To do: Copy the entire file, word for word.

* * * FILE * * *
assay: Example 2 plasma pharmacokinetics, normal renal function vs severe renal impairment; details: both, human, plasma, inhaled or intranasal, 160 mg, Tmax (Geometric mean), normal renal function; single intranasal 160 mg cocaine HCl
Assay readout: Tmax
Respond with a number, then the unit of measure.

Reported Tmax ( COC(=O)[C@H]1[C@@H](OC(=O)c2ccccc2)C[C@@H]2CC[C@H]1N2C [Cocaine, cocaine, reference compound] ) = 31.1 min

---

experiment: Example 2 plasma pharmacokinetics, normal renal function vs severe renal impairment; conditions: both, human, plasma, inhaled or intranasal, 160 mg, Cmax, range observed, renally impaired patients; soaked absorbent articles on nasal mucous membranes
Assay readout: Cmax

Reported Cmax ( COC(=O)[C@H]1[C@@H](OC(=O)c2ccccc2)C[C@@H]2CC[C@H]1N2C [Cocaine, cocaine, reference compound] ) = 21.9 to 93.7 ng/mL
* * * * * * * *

assay: Example 2 plasma pharmacokinetics, normal renal function vs severe renal impairment; details: both, human, plasma, inhaled or intranasal, 160 mg, Tmax (Geometric mean), normal renal function; single intranasal 160 mg cocaine HCl
Assay readout: Tmax
Respond with a number, then the unit of measure.

Reported Tmax ( COC(=O)[C@H]1[C@@H](OC(=O)c2ccccc2)C[C@@H]2CC[C@H]1N2C [Cocaine, cocaine, reference compound] ) = 31.1 min

---

experiment: Example 2 plasma pharmacokinetics, normal renal function vs severe renal impairment; conditions: both, human, plasma, inhaled or intranasal, 160 mg, Cmax, range observed, renally impaired patients; soaked absorbent articles on nasal mucous membranes
Assay readout: Cmax

Reported Cmax ( COC(=O)[C@H]1[C@@H](OC(=O)c2ccccc2)C[C@@H]2CC[C@H]1N2C [Cocaine, cocaine, reference compound] ) = 21.9 to 93.7 ng/mL